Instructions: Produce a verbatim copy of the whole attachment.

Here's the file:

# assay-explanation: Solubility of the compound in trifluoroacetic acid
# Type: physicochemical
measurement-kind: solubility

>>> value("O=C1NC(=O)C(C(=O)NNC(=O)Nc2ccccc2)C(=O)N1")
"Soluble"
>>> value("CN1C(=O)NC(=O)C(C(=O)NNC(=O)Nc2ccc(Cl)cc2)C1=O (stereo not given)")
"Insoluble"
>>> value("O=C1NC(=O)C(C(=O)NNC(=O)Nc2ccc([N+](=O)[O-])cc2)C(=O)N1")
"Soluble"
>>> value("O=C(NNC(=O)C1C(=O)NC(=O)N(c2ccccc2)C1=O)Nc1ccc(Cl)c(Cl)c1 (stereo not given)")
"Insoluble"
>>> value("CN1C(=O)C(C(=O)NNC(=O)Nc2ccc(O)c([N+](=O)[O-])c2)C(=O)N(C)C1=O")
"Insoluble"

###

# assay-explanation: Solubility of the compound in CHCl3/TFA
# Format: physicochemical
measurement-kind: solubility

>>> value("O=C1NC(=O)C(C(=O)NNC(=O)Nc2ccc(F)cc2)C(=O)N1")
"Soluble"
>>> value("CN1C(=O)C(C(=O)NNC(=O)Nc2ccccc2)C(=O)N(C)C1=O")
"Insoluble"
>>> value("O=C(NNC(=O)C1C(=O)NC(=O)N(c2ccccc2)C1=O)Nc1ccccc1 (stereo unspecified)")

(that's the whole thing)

# assay-explanation: Solubility of the compound in trifluoroacetic acid
# Type: physicochemical
measurement-kind: solubility

>>> value("O=C1NC(=O)C(C(=O)NNC(=O)Nc2ccccc2)C(=O)N1")
"Soluble"
>>> value("CN1C(=O)NC(=O)C(C(=O)NNC(=O)Nc2ccc(Cl)cc2)C1=O (stereo not given)")
"Insoluble"
>>> value("O=C1NC(=O)C(C(=O)NNC(=O)Nc2ccc([N+](=O)[O-])cc2)C(=O)N1")
"Soluble"
>>> value("O=C(NNC(=O)C1C(=O)NC(=O)N(c2ccccc2)C1=O)Nc1ccc(Cl)c(Cl)c1 (stereo not given)")
"Insoluble"
>>> value("CN1C(=O)C(C(=O)NNC(=O)Nc2ccc(O)c([N+](=O)[O-])c2)C(=O)N(C)C1=O")
"Insoluble"

###

# assay-explanation: Solubility of the compound in CHCl3/TFA
# Format: physicochemical
measurement-kind: solubility

>>> value("O=C1NC(=O)C(C(=O)NNC(=O)Nc2ccc(F)cc2)C(=O)N1")
"Soluble"
>>> value("CN1C(=O)C(C(=O)NNC(=O)Nc2ccccc2)C(=O)N(C)C1=O")
"Insoluble"
>>> value("O=C(NNC(=O)C1C(=O)NC(=O)N(c2ccccc2)C1=O)Nc1ccccc1 (stereo unspecified)")